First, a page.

|Year : 2015 | Volume
| Issue : 6 | Page : 863
The International Prostate Forum introduction and history
John W Davis1, Tsuneharu Miki2, Atif Akdas3, Hiroki Watanabe4, Ziya Kirkali5, Run Wang6, R Joseph Babaian7
1 Department of Urology, The University of Texas MD Anderson Cancer Center, Houston, Texas 77030, USA
2 Department of Urology, Kyoto Prefectural University of Medicine, Kyoto, Japan
3 Department of Urology, School of Medicine, Marmara University, Istanbul, Turkey
4 Watanabe Memorial Choumei Research Laboratory, Shiga, Japan
5 Dokuz Eylül University School of Medicine, Department of Urology, Izmir, Turkey
6 Division of Urology, University of Texas Medical School at Houston, Department of Urology; Department of Urology, University of Texas MD Anderson Cancer Center, Houston, Texas 77030, USA
7 Department of Urology, University of Texas MD Anderson Cancer Center, Houston, Texas 77030, USA
|Date of Web Publication||26-Jun-2015|
John W Davis
Department of Urology, The University of Texas MD Anderson Cancer Center, Houston, Texas 77030
Source of Support: None, Conflict of Interest: None
|How to cite this article:|
Davis JW, Miki T, Akdas A, Watanabe H, Kirkali Z, Wang R, Babaian R J. The International Prostate Forum introduction and history. Asian J Androl 2015;17:863
|How to cite this URL:|
Davis JW, Miki T, Akdas A, Watanabe H, Kirkali Z, Wang R, Babaian R J. The International Prostate Forum introduction and history. Asian J Androl [serial online] 2015 [cited 2022 Dec 5];17:863. Available from: https://www.ajandrology.com/text.asp?2015/17/6/863/156860
The International Prostate Forum (IPF) originally started with three urology departments in Japan, Turkey, and the United States. The forum emphasized discussions and presentations of new knowledge in all areas of prostate diseases with an early emphasis on ultrasound and diagnostics. The meeting has generally run every 2 years and rotated through the three sites with new leaders joining the effort. Over the years, the meeting has enjoyed a diverse locale and points of emphasis. The latter agendas now cover all aspects of the benign prostate disease, prostate cancer screening, prostate cancer diagnosis and staging, and therapies. [Table 1] summarizes the dates of the meetings, locations, and chairman.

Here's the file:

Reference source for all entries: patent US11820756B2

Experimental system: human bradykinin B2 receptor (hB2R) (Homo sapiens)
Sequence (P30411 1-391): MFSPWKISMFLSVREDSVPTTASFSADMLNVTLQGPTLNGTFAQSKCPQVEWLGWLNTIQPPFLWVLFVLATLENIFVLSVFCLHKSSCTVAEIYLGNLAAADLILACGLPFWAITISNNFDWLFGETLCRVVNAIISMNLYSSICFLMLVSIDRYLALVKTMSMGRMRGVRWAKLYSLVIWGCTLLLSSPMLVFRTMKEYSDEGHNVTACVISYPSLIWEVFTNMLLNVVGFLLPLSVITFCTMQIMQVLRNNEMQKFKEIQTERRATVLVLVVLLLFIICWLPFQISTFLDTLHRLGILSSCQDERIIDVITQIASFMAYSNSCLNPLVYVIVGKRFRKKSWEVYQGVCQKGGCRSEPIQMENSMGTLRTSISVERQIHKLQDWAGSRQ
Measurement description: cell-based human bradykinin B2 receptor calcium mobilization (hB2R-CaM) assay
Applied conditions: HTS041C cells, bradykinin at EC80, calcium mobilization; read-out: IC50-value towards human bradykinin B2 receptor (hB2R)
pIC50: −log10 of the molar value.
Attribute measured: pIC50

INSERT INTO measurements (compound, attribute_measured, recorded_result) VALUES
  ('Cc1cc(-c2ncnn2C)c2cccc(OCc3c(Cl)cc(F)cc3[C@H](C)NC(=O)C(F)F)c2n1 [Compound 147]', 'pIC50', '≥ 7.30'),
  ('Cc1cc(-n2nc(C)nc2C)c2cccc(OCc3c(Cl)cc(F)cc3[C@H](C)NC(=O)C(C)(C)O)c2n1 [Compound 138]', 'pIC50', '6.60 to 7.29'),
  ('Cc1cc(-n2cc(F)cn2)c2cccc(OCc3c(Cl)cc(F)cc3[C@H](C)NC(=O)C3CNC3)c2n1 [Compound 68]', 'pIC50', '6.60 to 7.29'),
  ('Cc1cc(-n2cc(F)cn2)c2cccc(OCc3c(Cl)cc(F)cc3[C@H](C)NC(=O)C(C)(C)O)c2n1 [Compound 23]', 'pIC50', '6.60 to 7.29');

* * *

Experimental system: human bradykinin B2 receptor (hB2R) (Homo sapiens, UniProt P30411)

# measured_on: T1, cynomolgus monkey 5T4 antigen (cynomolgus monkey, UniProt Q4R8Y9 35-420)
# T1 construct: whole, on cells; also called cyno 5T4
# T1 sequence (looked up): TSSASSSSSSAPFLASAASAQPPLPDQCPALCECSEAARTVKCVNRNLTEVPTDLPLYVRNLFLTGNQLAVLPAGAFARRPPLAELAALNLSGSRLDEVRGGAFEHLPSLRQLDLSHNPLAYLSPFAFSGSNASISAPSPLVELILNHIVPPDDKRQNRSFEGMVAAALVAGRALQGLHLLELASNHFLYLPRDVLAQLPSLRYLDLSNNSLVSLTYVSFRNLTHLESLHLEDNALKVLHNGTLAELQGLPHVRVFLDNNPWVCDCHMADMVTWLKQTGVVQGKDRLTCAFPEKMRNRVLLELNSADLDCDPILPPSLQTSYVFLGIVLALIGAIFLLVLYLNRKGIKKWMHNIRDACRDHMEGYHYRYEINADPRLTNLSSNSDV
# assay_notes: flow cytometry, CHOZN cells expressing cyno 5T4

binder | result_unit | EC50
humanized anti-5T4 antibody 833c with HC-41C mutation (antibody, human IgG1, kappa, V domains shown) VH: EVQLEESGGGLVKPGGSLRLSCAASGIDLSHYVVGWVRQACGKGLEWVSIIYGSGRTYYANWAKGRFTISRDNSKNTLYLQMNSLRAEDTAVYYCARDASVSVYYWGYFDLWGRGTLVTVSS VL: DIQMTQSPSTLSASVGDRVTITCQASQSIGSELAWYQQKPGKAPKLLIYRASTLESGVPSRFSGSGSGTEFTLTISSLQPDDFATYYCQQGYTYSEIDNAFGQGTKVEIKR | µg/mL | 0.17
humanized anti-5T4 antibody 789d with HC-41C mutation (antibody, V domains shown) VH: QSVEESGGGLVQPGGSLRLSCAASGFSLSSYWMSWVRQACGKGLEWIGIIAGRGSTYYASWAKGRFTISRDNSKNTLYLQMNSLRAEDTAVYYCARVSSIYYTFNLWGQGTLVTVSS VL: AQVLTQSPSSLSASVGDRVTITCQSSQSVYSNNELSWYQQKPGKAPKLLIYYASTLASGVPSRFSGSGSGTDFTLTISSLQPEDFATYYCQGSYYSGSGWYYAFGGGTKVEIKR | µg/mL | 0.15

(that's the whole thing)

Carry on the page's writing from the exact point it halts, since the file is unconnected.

While most prior meetings have been stand-alone 2-day format meetings, 2014 was a unique year in a partnership with the American Urological Association (AUA). The AUA has graciously added the IPF as a society member and, therefore, handled the CME applications and infrastructure. We also partnered with the Asian Journal of Andrology (AJA) as a sponsor and publisher for this special edition from the 2014 IPF.
The 2014 IPF was given the theme "Solving Common Management Dilemmas with New Information" and structured on four key questions that confront practicing experts in prostate cancer: (1) elevated PSA with Negative Biopsy, (2) PSA Detected Prostate Cancer with Questionable Lethal Biology, (3) Optimal Management of Prostate Cancer with Lethal Biology, and (4) Hormone Naïve and Castrate-Resistant Disease: how to Utilize a Growing Library of Options. We had 25 presentations and several posters in this 1-day format at the AUA. Most presenters were urologist, but we had multidisciplinary representation from medical oncology (Ken Pienta, Christopher Logothetis), endocrinology (Andrew Schally, Nobel Laureate), and pathology (Guliz Barken).
In this special issue of the AJA, selected presenters from the IPF have written an excellent series of review articles that progress through key themes from all four sessions of the meeting. Short commentaries are attached to provide additional context and future direction. I hope you value this collection of state-of-the-art reviews and can join us for a future IPF in Turkey in 2016 hosted by Derya Balbay or in Japan in 2018. We would like to acknowledge all speakers from the 2014 IPF, our collaborators at the AUA (especially Gopal Badlani, Secretary), the AJA, and the over 400 meeting attendees from all around the globe.